When the government saw the writing on the wall, they tried to use their escape valve.

Five days after being grilled at oral argument, the government tried to make the case go away without a precedent-setting ruling that the FBI’s actions were unconstitutional. Government attorneys filed a motion asking the 9th Circuit to give the plaintiffs what they wanted: an order to destroy records of the FBI’s search.

The government had fought against the destruction of the records for more than two years, and plaintiffs’ attorneys were surprised by the about-face, which they called an attempt to “sweep a massive constitutional violation under the rug.”

The government did not, however, concede that the FBI’s raid was flawed. Instead, the government told the 9th Circuit that it wanted “to avoid a published judicial opinion impugning the actions or good faith motivations of law enforcement in this highly unusual case, in which a company was aiding criminality and protecting criminals by operating a vault of anonymous safe-deposit boxes.”

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The FBI agreed to return most of the property and delete all paper and electronic copies of the inventories. I'm not sure who believes that nonsense, but the court took them at their word. So now the FBI has a problem.

Many moons ago, when I was an IG investigator for the Army'sArmy's Recruiting Command, my boss gave me this sage advice on how to read a crowd if you were giving a training session: " If all the recruiters suddenly start writing," he said, "you've just closed a door they've been using or opened a door they didn't know existed."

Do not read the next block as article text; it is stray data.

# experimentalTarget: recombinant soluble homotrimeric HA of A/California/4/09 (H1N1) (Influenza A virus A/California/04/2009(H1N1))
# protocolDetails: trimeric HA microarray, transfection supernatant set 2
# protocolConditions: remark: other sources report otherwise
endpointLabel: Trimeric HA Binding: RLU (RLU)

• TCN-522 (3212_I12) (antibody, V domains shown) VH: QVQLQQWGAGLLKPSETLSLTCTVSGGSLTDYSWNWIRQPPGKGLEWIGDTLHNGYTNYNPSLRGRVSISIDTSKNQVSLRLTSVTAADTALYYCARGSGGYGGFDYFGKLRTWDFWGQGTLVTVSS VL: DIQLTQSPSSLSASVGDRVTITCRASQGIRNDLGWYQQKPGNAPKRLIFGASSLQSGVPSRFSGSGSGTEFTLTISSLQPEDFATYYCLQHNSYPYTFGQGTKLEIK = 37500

The government's correct answer at the original trial was, "My bad, we did something wrong, and we'll do the right thing." The fact that they fought this tooth and nail and then tried to get out from under the ruling shows that they routinely use the "inventory search" masquerade to develop evidence in criminal cases and raise cash at your expense.

Though this was a victory, it was also a tragedy. No one was prosecuted. No one was fired. No one cared. "Deprivation of Right Under Color of Law" is a felony. There is a division of the Justice Department that prosecutes these cases. The DOJ IG didn't open a case to see how widespread this problem is, probably because they already know. What about other people who didn't have a high-profile case to attract free legal care? How do they get their property back? And what about the criminal cases launched, cases that helped move someone's career forward, based on patently unconstitutional searches?

Sooner or later, we have to arrive at a point where we admit that the FBI and most of the Department of Justice are much more of a danger to civil liberties than traditional Catholics, pro-life demonstrators, J6 defendants, Donald Trump, and even China.